COLUMN: Leadership should be taken in new way

Anthony Head is a graduate student and writes Black Man Talking

If you haven't seen me since Wednesday however, you should know that I indeed fell victim to an extemporaneous visit to the barbershop. While I'm humbled at the compliments of my new haircut, "You look so clean!" "You left something at home -- [deafening silence] -- your hair!" "You look smarter," it seems that compliments on my writing have flowed freely as well. I have noticed that I'm a good writer as long as I'm not writing about him or her. As to be expected, people tend to "feel me" more when I pen narrative that acquiesces their point of view. This week, I hope the focus of my narrative does not diminish my perceived writing ability.

Ironically, it was Thomas Jefferson who said, "Enlighten the people generally, and tyranny and oppression of body and mind will vanish like evil spirits at the dawn of day." By pulling a few tricks out of my critical thinking bag, I present a series of scenarios, and why some of you may disagree with me fundamentally. ("Man, and until this weeks column, he was a good writer!")

In W.E.B. DuBois' "Darkwater: Voices from Within the Veil", he said on Judgment Day he'd forgive the antebellum South for many things including slavery and the Civil War, with one exception, " thing I shall never forgive, neither in this world nor the world to come: [is] its wanton and continued and persistent insulting of black womanhood which it sought and seeks to prostitute to its lust. " While the old South will never rise again, others have found more ingenious and pervasive ways to insult womanhood.

If you willingly perpetuate misogyny (the hatred of women either physically, mentally or spiritually) through any medium, be it written, spoken, music or on television, then as a proverbial eunuch, we are at odds. If you perpetuate a dehumanizing practice of physical and or mental abuse, reminiscent of chattel slavery (hazing), as my great-great-great-grandmother, who was a slave endured, then as the grown child of a free man, we are at odds.

It was Mahatma Gandhi who said, "You must be the change you wish to see in the world." If the rhetoric of "revolution" "reparations" or "recompense" drip from your lips, yet the rancid bile of inaction or perpetual complaint oozes from your pores, as an agent of change, we are at odds. If your heart is set on freedom yet your actions contribute to an oppressive pedagogy of racism, classism, or sexism, as one who stands firmly against such blatant denials of "inalienable rights" we are at odds.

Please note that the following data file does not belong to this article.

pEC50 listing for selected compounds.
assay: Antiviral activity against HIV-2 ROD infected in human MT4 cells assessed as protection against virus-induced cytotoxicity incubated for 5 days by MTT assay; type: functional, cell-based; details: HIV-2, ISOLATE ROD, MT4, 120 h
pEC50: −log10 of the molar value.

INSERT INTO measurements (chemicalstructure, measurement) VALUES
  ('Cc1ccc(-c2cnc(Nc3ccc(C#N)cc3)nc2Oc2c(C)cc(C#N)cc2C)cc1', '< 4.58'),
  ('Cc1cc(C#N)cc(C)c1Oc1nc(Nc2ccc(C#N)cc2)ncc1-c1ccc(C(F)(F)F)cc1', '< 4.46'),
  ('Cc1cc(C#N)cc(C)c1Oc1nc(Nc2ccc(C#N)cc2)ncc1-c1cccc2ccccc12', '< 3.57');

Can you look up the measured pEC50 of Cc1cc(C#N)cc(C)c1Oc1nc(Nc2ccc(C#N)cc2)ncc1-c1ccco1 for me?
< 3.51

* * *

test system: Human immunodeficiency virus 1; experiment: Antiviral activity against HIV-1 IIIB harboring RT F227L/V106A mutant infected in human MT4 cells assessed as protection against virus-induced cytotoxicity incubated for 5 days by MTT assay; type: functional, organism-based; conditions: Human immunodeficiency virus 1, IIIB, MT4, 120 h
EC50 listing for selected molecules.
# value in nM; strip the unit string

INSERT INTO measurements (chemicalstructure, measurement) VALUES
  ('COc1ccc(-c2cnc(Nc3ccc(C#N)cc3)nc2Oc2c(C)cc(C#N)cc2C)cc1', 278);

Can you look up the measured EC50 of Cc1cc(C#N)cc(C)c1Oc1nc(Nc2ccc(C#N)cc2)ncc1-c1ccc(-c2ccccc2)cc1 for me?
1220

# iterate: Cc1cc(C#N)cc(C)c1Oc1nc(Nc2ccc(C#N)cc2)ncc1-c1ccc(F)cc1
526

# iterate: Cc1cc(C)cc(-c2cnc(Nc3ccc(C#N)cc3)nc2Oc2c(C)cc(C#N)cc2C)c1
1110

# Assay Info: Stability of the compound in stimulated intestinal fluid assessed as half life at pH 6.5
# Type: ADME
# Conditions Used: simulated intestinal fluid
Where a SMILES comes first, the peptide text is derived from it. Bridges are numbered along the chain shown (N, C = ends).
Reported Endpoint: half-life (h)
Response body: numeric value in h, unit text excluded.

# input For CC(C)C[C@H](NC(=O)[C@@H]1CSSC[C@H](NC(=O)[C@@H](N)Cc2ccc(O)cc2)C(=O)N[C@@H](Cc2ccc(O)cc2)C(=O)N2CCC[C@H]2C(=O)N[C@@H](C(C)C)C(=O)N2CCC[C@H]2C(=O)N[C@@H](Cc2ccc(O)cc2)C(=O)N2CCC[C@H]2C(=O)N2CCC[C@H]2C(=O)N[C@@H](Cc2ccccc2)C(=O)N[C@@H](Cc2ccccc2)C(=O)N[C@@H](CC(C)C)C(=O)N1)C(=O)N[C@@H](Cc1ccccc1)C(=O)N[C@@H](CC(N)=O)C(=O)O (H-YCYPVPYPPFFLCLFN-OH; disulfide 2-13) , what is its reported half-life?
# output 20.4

If you embrace the proud heritage, history and tradition of your ancestors, yet endorse behaviors that are the antithesis thereof, as one who has an umbilical cord that traverses the Atlantic, we are at odds. If you speak of brotherhood and sisterhood yet cannot speak to your brothers or sisters on the street, then as a member of a global family, we are at odds. If you offer the proverbial "helping hand" as trite comment, but when one comes to you humbled and in need, they are forsaken, we are at odds.

Lastly, there are among us the intimidated, the weak of mind, and the spineless. They who, to the detriment of our communities, find anything amongst us to divide us -- be it organizational affiliation, religion, sexual orientation or shade of skin- we are not only at odds, you are the antithesis of all that is uniting and progressive, the cancer of which we must cure our communities of.

It's time that we start holding each other accountable. One can only blame antiquated systems of education, ethnocentrism, and economic systems for so much, so long. For me, accountability came with responsibility. I recognized that with all the evil in the world (well, Muncie), I am ultimately responsible for my actions. To be successful here and throughout the rest of your lives, I would suggest taking advantage of all the opportunities available to you here at the university. Make the most of your education by fully participating in it.

Remember that some of you may well be a role model to an otherwise impressionable underclassman. Take responsibility by being consistent in your inconsistent behaviors and consider the consequences of your decisions before acting upon them.

The African American leadership of the new millennium must be unlike that of the old. The complacent, foot shuffling beast of social, political, and economic burden is no more. If you feel a tightening in your chest, drying of the mouth or moistening of the palms, you may be of "the Accused" whom I am at odds with. If not, then have a happy week! (Can anyone tell I've been reading Frantz Fanon?).

Write to Anthony at


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